Failed states and How to kill your husband

I ought to note, before you try and work out the surreal linkage, that these are the titles of two books.

I’ve been reading ‘Failed States’ by Noam Chomsky. For those who don’t know Noam Chomsky (as I didn’t) he is a world renowned linguist, but more widely known as strident critic of US foreign policy (see the Wikipedia entry for more info). The premise of the book is that the US is very very similar to a ‘failed state’ as defined by the US themselves. Specifically that there is no effective democratic process, and that most of the ‘democracy promotion’ overseas is nothing of the sort.  The evidence and perspective on foreign policy and intervention was fascinating and disturbing.

The style is a little laboured in large part as he is extremely careful to cite sources throughout – but that’s what makes it a fascinating read. He is really looking for the evidence, not the positions people have declared. And, the evidence is often widely at variance to the declared position.

An example of something I was not previously aware of may help to give a flavour.  The US does not sign up to ANY international treaty in a binding fashion, though they expect all others to do so. They declare themselves as having the right to ignore them if they do not suit them, and do exactly that. This includes what I thought were absolute touchstones of the modern world such as the Geneva Convention.  By comparison their failure to play ball with the Kyoto protocol looks small beer.

On the quality of US democracy, he is equally pointed, for example noting that the vast majority of the voters (like 99%) disagree with things like foreign policy for which various administrations declare that they have a ‘clear public mandate’ by virtue of winning elections by the narrowest of margins.  He also notes that the quality of public debate is very low by comparison with (for example) Turkey.  In the US the voter interaction is dominated not by debate, but by soundbite reporting and by advertising that is explicitly designed to lead the listener to a position – and often mislead, by using the cognitive biases that advertisers know people have – see previous post on that.

I didn’t agree with all the points, especially in regard to what appeared to be the irredeemable ‘bad guy’ positions of corporations. He paints corporations as the source of much that is wrong with life today, but does not seem to allow enough for the benefits – publically owned services are very rarely efficient as an example.  But, on at least one part of his polemic on this topic I completely agree with him – protectionism.  I like the free-market economy precisely because it is (or should be) a free market.  An inefficient or ineffective provider will at some point be outcompeted.  Use of protectionism to defend an inefficent provider offends me, yet it seems endemic, especially in the land of pork-barrel budgets.  If this was unrestrained then there would indeed by social chaos, but that feels like the role of regulation and law.  Regulation can and should establish the level playing field that defines what is appropriate, and prevent corporations from competing in a ‘race for the bottom’ that can otherwise happen.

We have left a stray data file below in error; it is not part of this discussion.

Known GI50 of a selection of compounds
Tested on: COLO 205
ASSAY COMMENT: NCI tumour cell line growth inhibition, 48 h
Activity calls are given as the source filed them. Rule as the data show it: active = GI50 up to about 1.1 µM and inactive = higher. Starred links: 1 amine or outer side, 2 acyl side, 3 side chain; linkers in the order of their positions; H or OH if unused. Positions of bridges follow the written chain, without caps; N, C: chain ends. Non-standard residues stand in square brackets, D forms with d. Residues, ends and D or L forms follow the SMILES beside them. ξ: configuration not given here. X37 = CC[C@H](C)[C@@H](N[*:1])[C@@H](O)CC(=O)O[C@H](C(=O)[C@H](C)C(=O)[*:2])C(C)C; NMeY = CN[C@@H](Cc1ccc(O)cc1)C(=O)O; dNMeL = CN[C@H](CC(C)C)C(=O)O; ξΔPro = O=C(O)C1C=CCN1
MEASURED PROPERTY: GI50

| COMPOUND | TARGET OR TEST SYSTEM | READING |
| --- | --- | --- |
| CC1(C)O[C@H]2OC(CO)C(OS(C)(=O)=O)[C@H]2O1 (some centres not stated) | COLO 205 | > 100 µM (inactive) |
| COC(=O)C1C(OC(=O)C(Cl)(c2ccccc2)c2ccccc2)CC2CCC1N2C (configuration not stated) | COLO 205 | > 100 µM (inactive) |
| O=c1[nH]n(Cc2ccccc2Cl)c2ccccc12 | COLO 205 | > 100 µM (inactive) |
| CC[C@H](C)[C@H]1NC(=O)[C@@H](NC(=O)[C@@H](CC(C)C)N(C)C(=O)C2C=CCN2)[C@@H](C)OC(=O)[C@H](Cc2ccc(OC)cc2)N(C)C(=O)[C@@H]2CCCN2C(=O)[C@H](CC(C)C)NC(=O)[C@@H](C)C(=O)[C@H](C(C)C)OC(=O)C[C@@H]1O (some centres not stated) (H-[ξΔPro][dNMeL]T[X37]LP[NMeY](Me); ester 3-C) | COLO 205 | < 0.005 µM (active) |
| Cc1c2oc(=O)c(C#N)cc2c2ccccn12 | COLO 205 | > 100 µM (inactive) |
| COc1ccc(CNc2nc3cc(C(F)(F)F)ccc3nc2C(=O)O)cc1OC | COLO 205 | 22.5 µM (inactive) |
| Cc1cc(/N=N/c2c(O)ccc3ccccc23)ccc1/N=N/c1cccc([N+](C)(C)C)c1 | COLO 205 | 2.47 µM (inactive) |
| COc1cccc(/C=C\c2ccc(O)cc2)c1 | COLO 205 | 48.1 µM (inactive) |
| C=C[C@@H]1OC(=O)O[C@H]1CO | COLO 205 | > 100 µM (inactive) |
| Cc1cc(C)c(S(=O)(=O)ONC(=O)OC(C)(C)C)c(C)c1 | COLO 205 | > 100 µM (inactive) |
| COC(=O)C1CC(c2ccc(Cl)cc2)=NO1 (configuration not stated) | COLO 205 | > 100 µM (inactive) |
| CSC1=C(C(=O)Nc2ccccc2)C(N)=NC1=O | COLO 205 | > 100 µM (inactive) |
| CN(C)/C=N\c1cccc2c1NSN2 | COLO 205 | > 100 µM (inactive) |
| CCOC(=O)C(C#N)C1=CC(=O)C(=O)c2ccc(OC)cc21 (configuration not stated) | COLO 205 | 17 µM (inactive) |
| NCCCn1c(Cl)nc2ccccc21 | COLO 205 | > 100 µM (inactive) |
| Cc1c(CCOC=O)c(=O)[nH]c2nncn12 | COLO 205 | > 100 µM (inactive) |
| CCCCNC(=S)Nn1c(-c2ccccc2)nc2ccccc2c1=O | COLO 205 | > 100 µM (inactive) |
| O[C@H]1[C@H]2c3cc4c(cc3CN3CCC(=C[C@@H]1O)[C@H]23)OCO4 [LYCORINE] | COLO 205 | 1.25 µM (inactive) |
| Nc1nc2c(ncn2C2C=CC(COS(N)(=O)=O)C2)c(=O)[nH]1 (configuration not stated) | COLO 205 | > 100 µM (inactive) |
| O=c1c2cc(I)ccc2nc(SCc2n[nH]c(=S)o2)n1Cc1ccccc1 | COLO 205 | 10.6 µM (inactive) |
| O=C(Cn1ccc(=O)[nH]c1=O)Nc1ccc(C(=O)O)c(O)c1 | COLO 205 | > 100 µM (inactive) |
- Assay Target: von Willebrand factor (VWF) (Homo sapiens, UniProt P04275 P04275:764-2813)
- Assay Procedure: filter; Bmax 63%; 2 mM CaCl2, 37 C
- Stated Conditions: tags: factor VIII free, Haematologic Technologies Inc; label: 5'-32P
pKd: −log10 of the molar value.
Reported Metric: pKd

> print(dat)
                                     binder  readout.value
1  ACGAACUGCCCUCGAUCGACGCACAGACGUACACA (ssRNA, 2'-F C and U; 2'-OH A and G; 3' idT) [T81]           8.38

Sa despairs of the books I sometimes read, and ‘Failed States’ clearly falls in that territory. She thinks that ‘How kill your husband (and other handy household hints)’ by Kathy Lette that she has been reading is vastly more likely to add to ones enoyment of life. I was slightly worried by the title as I saw it lying in the kitchen, but having determined that it was novel, not a self-help guide or a hint, I was somewhat mollified. I can’t say for certain if it’s any good as I’ve not read it, but I can report that she has been laughing out loud on several occasions.

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2 Responses to Failed states and How to kill your husband

  1. Nick says:

    Ignore the wife mate, keep going with the Chomsky. You’ll definitely learn a lot more about the world from him than some Chick-Lit book.

    As regards Corporations, I really think you should watch a brilliant documentary called The Corporation which also features Chomsky:

    Also, I’m not sure if I agree with your point about publicly run services not being efficient. By definition, public services are generally not particularly profitable – they have to be run at a loss because they’re essential public services. This simple fact has been totally eliminated from debate on both the left and right in the West which shows you just how there’s virtually no ideological difference between the major parties. They both believe that profit should be the bottom line even if a poorly functioning private railway system actually ends up being counter productive to the economy anyway (not to mention people’s safety). Nowhere is this more true in Europe than Britain.

  2. Greg says:

    I never said that public services were unprofitable, I said that they were often inefficient. Not all externally tendered work has been a success, but much has, and I understand it to cost a lot less than it used to. External companies may be looking to make a profit, but the bidding process forces focus on efficiency. It also allows penalties for lack of performance which by definition cannot happen on internal services.

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